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New unis in Sweden tumble in world rankings

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New unis in Sweden tumble in world rankings
All three of the Swedish universities featured in the ranking suffered significant drops. Photo of a student in a library: Shutterstock
07:00 CEST+02:00
Three Swedish universities have plummeted in this year's world rankings of institutions founded within the past 50 years.

Just three Swedish institutions feature in the Times Higher Education’s '100 Under 50' rankings this year, and all suffered significant drops.

Forty-year-old Linköping University in southern Sweden suffered the biggest drop, falling from 46th to 59th place.

Northern Sweden’s Umeå University dropped 12 places from 39th to 51st place. This is the last year that the university will be featuring in the list, as it is about to celebrate it's 50th anniversary.

The Swedish University of Agricultural Sciences, founded in 1977 with campuses around the country, also fell significantly, dropping ten places from 24th place in 2014 to 34th.

Sweden wasn’t the only Nordic country to lose ground, with Denmark’s University of Southern Denmark slipping seven places to 44th place and Aalborg falling two places to joint 57th.

Norway’s sole entrant, UiT The Arctic University of Norway is down to joint 73rd from 64th.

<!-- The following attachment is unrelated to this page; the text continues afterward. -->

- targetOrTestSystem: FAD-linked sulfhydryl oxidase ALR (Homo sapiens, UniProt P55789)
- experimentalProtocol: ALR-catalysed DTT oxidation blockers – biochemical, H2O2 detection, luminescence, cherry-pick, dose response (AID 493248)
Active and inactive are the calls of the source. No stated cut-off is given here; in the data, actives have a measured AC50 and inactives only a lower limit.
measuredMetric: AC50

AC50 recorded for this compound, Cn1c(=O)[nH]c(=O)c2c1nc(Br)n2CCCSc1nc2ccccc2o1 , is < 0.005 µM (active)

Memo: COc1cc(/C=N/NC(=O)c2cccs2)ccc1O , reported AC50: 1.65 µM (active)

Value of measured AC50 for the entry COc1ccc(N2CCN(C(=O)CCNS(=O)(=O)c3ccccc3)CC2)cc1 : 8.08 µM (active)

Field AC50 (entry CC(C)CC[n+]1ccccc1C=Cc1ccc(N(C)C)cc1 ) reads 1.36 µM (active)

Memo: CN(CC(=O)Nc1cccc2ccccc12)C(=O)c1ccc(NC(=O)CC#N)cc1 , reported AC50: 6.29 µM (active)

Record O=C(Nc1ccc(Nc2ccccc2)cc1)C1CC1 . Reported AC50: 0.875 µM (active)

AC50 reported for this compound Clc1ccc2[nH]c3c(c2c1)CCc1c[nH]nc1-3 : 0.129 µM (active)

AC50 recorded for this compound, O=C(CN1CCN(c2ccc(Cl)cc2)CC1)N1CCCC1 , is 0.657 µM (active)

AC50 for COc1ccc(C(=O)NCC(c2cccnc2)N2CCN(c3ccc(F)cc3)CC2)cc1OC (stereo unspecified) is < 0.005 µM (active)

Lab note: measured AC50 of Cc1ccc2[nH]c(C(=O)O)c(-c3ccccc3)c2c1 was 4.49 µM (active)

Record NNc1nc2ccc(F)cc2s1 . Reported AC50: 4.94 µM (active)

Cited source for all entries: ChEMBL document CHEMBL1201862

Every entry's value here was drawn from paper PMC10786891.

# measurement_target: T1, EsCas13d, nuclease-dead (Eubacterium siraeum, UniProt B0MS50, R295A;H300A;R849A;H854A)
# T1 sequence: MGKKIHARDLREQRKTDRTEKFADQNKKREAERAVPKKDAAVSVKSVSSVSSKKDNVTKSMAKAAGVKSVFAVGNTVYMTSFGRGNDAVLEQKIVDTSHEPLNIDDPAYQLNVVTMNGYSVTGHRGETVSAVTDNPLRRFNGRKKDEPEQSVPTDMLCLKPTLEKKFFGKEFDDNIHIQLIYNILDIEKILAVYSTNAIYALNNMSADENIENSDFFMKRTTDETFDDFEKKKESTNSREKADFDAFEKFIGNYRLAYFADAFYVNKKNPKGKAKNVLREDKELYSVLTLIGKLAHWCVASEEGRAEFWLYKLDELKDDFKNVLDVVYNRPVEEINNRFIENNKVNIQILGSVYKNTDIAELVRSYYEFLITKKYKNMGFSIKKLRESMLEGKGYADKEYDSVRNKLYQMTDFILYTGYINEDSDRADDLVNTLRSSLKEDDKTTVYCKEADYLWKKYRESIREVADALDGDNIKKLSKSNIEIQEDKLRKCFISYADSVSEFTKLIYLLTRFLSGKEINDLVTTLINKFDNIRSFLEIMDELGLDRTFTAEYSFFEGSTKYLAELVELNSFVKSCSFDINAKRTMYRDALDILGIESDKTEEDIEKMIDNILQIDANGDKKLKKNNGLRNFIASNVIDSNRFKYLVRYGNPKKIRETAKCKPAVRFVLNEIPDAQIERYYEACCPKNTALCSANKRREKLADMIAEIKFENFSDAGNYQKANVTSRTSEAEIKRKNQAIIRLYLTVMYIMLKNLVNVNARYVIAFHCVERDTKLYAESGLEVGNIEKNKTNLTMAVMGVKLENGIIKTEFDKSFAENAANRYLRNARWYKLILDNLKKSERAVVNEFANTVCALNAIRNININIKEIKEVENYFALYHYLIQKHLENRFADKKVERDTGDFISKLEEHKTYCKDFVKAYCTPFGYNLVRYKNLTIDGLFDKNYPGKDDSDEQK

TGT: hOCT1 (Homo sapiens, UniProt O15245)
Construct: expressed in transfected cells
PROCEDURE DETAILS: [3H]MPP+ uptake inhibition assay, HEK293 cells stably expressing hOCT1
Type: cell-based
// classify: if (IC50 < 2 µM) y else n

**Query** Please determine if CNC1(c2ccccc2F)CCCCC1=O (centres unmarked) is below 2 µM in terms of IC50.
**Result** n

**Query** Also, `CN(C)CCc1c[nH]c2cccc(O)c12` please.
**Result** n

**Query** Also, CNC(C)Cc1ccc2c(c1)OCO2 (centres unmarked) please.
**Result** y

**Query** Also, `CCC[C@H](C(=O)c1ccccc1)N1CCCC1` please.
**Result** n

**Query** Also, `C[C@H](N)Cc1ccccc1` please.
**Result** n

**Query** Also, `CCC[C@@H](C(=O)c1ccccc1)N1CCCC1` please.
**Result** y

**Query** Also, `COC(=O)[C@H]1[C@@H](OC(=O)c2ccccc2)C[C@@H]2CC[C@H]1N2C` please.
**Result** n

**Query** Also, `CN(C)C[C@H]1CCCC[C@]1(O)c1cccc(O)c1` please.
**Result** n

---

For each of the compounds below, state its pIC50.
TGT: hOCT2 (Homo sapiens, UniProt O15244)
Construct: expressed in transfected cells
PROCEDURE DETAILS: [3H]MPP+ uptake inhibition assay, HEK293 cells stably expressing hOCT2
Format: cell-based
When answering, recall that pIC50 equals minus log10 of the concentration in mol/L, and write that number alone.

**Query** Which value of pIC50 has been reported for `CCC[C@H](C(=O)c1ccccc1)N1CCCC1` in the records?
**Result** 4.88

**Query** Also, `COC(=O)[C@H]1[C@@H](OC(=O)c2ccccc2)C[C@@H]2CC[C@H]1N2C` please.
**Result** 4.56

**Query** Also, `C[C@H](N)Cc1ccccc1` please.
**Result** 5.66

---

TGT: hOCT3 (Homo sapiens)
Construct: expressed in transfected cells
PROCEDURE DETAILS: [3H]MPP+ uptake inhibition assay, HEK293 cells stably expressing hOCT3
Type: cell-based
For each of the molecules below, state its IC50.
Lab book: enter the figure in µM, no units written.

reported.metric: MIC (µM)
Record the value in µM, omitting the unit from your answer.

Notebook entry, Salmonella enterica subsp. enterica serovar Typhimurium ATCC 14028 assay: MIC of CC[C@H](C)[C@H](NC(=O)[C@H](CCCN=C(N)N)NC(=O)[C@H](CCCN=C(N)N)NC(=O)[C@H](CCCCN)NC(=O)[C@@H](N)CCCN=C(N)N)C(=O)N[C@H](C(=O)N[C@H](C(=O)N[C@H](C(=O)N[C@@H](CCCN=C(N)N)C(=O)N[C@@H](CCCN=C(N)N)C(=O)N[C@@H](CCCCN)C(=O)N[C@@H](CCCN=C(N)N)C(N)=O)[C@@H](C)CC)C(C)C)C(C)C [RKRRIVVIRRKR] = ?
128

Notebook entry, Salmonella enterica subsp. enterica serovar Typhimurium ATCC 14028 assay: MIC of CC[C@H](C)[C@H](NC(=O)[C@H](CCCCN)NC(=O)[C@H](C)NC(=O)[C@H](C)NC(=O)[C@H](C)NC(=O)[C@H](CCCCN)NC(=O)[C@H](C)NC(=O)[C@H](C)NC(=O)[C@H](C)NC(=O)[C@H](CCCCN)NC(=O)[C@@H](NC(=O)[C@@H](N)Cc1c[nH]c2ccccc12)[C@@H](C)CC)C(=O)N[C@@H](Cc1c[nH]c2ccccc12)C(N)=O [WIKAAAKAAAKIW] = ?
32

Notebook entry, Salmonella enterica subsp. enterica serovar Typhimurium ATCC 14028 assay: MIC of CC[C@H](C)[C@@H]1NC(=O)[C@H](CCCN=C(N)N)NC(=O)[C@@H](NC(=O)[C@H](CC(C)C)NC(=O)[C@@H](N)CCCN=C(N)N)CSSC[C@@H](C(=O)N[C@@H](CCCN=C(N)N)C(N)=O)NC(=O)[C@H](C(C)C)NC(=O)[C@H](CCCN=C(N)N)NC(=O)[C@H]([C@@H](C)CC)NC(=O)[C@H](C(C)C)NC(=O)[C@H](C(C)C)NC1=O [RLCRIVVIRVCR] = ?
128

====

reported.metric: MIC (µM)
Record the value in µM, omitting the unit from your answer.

Finland fared slightly better, with the Lappeenranta University of Technology, a new entrant to the table, coming in at joint 31st. It was among three Finnish institutions represented.

The only European institution to feature in the top five, Switzerland’s École Polytechnique Fédérale de Lausanne claimed first place in the rankings, pushing South Korea’s Postech into second position.

The other top five spots went to universities in Hong Kong and Singapore.

Meanwhile, Australia overtook the UK as the best represented country in the list, with 16 institutions featuring in the top 100.

Other strong performers in the rankings included Spain, with six institutions, France with five and Canada with four.

While the US normally dominates the traditional rankings, just seven of its institutions featured in the ranking.

Overall, 28 countries or regions feature in the list, compared with 29 last year.

On Wednesday, another university rankings list – this time by subject – painted an altogether brighter picture for Sweden, with 14 Swedish institutions making an appearance.

The Karolinska Institute was classed particularly highly, earning first place in dentistry. The Stockholm-based university also secured sixth place in the top ten for Pharmacy and Pharmacology, ninth place in Medicine and 40th in Biological Sciences.

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